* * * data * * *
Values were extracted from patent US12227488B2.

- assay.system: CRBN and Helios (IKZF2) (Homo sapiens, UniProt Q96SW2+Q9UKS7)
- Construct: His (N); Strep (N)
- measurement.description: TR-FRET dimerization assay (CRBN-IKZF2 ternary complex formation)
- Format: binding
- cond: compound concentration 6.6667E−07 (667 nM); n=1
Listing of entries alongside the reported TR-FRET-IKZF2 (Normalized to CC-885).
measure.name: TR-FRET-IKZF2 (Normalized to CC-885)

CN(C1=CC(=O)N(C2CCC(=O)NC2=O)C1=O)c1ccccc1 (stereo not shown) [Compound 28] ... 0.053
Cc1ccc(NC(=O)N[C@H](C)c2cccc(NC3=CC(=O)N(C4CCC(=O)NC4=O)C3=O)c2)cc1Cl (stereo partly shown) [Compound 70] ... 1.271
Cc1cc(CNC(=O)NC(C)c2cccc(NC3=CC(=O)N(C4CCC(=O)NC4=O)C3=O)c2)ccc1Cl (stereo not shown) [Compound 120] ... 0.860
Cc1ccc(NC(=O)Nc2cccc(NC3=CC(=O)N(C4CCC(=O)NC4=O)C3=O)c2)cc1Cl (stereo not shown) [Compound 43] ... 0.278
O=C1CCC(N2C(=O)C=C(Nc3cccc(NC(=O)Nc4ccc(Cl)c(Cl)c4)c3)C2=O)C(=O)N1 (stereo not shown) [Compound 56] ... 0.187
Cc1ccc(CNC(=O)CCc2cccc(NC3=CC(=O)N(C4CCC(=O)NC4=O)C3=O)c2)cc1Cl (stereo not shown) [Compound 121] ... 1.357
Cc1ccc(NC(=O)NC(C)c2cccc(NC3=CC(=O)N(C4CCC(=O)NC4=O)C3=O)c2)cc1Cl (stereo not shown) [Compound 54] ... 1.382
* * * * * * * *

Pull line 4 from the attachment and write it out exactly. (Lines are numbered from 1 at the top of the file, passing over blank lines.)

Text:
- measurement.description: TR-FRET dimerization assay (CRBN-IKZF2 ternary complex formation)